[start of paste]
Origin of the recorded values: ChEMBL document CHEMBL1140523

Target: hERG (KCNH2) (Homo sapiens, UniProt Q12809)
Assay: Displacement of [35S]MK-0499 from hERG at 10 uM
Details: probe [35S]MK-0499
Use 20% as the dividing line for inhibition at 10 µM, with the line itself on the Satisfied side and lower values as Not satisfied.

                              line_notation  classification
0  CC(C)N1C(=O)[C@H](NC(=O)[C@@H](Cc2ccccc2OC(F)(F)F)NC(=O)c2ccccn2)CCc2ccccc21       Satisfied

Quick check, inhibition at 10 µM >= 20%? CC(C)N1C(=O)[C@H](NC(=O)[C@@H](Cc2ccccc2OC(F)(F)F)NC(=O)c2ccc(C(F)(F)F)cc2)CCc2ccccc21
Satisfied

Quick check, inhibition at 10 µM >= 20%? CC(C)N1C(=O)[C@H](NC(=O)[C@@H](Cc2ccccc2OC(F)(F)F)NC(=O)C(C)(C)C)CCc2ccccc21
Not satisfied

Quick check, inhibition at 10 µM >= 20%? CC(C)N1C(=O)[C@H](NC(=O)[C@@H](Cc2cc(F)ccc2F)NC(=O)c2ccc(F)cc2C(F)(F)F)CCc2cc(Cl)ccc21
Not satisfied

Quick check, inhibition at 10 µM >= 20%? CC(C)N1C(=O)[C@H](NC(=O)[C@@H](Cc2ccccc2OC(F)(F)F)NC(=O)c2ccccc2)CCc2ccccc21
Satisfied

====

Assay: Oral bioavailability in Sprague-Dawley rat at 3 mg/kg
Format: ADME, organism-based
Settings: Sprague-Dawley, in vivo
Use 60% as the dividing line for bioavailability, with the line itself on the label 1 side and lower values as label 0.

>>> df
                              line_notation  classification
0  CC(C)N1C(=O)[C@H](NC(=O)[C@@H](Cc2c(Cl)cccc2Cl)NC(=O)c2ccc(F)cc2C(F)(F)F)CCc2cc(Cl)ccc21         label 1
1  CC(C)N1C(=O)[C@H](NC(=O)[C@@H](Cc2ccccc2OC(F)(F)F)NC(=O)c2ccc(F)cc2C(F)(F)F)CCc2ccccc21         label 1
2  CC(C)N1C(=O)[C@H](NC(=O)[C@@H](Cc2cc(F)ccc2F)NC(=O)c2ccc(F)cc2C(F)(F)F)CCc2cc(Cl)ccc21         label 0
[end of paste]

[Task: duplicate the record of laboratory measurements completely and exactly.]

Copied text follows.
Origin of the recorded values: ChEMBL document CHEMBL1140523

Target: hERG (KCNH2) (Homo sapiens, UniProt Q12809)
Assay: Displacement of [35S]MK-0499 from hERG at 10 uM
Details: probe [35S]MK-0499
Use 20% as the dividing line for inhibition at 10 µM, with the line itself on the Satisfied side and lower values as Not satisfied.

                              line_notation  classification
0  CC(C)N1C(=O)[C@H](NC(=O)[C@@H](Cc2ccccc2OC(F)(F)F)NC(=O)c2ccccn2)CCc2ccccc21       Satisfied

Quick check, inhibition at 10 µM >= 20%? CC(C)N1C(=O)[C@H](NC(=O)[C@@H](Cc2ccccc2OC(F)(F)F)NC(=O)c2ccc(C(F)(F)F)cc2)CCc2ccccc21
Satisfied

Quick check, inhibition at 10 µM >= 20%? CC(C)N1C(=O)[C@H](NC(=O)[C@@H](Cc2ccccc2OC(F)(F)F)NC(=O)C(C)(C)C)CCc2ccccc21
Not satisfied

Quick check, inhibition at 10 µM >= 20%? CC(C)N1C(=O)[C@H](NC(=O)[C@@H](Cc2cc(F)ccc2F)NC(=O)c2ccc(F)cc2C(F)(F)F)CCc2cc(Cl)ccc21
Not satisfied

Quick check, inhibition at 10 µM >= 20%? CC(C)N1C(=O)[C@H](NC(=O)[C@@H](Cc2ccccc2OC(F)(F)F)NC(=O)c2ccccc2)CCc2ccccc21
Satisfied

====

Assay: Oral bioavailability in Sprague-Dawley rat at 3 mg/kg
Format: ADME, organism-based
Settings: Sprague-Dawley, in vivo
Use 60% as the dividing line for bioavailability, with the line itself on the label 1 side and lower values as label 0.

>>> df
                              line_notation  classification
0  CC(C)N1C(=O)[C@H](NC(=O)[C@@H](Cc2c(Cl)cccc2Cl)NC(=O)c2ccc(F)cc2C(F)(F)F)CCc2cc(Cl)ccc21         label 1
1  CC(C)N1C(=O)[C@H](NC(=O)[C@@H](Cc2ccccc2OC(F)(F)F)NC(=O)c2ccc(F)cc2C(F)(F)F)CCc2ccccc21         label 1
2  CC(C)N1C(=O)[C@H](NC(=O)[C@@H](Cc2cc(F)ccc2F)NC(=O)c2ccc(F)cc2C(F)(F)F)CCc2cc(Cl)ccc21         label 0